Thankful for Thanksgiving

Photo illustration by Daniel Marsula/Post-Gazette

Thankful for Thanksgiving

Food, family and gratitude are what Thanksgiving is all about for these notable Pittsburgh natives, residents and transplants. They savor the turkey and fixings, familiar and differing traditions, and value of family. Pull up a chair and join the holiday feast, by sampling their favorite recipes. You don't have to RSVP.

Bill Fuller, of the Big Burrito Group, shows the Post-Gazette's food writer Gretchen McKay how to carve a holiday bird. (Steve Mellon/Pittsburgh Post-Gazette)

Julia Erickson
Gretchen McKay/Post-Gazette

The best thing about Thanksgiving for Julia Erickson, principal dancer at Pittsburgh Ballet Theatre, is that she gets to eat all the fall flavors. She loves the stuffing and cranberry sauce, but if there’s one favorite dish she had to choose, it would be her mom’s sweet potatoes. Ms. Erickson says it’s fairly free form, but she loves it because it’s a classic example of her mother’s cooking style.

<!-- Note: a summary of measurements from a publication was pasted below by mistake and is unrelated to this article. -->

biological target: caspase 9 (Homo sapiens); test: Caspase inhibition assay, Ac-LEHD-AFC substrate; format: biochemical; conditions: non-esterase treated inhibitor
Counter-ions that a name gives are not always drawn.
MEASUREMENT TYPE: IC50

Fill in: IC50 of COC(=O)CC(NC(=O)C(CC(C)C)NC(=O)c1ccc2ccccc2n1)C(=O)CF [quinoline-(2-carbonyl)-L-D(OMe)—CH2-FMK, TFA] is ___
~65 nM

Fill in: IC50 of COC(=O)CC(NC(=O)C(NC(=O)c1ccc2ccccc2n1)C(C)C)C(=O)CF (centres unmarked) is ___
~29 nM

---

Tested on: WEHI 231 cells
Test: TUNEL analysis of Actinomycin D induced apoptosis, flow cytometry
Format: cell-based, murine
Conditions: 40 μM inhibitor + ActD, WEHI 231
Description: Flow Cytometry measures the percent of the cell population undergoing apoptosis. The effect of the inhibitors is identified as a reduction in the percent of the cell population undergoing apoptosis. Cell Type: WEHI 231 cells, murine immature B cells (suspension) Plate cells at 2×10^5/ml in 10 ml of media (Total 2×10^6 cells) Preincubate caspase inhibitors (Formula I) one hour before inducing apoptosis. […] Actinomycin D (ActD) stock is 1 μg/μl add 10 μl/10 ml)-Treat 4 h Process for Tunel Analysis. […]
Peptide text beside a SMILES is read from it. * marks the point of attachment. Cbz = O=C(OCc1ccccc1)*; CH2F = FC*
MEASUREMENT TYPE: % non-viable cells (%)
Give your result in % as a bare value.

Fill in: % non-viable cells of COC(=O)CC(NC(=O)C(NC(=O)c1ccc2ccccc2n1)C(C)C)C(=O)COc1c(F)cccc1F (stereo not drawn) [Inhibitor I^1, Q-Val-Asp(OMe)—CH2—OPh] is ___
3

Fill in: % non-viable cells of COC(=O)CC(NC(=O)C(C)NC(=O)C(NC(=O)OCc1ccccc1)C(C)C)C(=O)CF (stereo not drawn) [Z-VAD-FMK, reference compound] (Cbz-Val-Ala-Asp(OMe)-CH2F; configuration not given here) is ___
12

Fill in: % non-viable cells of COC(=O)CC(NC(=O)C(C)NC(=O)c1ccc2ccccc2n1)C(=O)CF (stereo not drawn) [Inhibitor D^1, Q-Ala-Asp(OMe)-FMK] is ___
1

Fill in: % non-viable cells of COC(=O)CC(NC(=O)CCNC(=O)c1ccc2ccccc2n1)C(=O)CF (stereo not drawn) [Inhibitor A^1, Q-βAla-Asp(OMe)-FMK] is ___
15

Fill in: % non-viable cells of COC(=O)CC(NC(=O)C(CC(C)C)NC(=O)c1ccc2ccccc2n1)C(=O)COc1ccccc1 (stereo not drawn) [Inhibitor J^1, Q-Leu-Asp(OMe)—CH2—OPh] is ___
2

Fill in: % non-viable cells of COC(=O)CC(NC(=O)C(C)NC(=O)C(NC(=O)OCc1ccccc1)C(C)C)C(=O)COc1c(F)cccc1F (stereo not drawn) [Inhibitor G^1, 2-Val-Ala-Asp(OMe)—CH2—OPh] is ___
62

“It’s never really the same twice, but is tended to with lots of love and lots of butter,” she says. “It's also got that great balance of sweet tempered with a little salt.”

Ms. Erickson says she has a lot to be thankful for this year. “I’m thankful for my health and the health of my loved ones. I’m thankful to get to do what I love every day and continue to explore and discover new things about it.”

Mom’s Sweet Potatoes
2 pounds sweet potatoes
1 stick butter
1 cup brown sugar, plus more for topping
Sprinkle of cinnamon
Sprinkle of nutmeg
1 teaspoon salt or to taste
¾ to 1 cup toasted pecans